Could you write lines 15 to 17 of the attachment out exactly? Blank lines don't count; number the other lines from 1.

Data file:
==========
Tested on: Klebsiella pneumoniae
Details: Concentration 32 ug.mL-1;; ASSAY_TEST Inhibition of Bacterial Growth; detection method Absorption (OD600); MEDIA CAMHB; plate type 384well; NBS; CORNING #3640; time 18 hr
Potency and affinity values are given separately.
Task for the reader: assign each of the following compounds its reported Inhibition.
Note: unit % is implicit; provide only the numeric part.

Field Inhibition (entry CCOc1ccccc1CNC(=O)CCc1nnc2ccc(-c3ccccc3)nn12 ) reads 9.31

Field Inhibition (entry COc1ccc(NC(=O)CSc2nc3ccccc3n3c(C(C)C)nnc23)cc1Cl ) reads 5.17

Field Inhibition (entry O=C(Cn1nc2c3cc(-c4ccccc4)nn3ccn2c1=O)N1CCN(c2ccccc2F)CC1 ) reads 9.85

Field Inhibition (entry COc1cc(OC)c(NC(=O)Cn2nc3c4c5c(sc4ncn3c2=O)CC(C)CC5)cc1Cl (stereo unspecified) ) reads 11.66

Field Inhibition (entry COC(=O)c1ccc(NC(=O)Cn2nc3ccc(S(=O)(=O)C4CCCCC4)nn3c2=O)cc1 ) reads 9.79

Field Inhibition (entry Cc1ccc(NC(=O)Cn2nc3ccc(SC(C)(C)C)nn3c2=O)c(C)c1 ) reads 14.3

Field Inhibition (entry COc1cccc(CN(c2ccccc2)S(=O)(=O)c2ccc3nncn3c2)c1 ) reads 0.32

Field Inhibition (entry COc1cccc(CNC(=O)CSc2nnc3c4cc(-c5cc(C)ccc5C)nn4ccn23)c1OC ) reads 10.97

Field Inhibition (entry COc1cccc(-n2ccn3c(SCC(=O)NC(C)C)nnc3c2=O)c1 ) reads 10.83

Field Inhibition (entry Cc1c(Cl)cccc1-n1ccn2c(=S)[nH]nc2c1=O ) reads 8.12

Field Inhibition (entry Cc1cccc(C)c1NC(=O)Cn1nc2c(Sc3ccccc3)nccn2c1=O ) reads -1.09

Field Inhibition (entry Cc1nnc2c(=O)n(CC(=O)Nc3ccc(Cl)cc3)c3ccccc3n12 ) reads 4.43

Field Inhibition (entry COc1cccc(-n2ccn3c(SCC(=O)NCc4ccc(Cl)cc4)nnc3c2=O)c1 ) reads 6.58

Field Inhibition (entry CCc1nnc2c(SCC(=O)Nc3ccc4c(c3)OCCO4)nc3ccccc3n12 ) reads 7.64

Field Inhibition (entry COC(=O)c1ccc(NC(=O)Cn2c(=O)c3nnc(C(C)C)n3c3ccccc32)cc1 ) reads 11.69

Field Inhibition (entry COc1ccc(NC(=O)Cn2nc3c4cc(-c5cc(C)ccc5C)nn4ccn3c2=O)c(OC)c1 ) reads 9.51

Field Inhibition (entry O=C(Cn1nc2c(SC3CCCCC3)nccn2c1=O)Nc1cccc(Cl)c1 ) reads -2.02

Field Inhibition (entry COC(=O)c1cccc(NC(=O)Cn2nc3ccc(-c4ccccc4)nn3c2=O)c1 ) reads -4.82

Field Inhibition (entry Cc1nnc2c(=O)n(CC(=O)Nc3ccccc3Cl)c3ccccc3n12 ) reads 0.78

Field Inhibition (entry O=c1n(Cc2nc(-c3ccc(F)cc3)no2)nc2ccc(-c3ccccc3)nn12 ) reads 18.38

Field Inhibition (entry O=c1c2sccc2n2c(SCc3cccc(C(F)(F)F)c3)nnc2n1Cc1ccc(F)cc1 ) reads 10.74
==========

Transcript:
Field Inhibition (entry Cc1c(Cl)cccc1-n1ccn2c(=S)[nH]nc2c1=O ) reads 8.12

Field Inhibition (entry Cc1cccc(C)c1NC(=O)Cn1nc2c(Sc3ccccc3)nccn2c1=O ) reads -1.09

Field Inhibition (entry Cc1nnc2c(=O)n(CC(=O)Nc3ccc(Cl)cc3)c3ccccc3n12 ) reads 4.43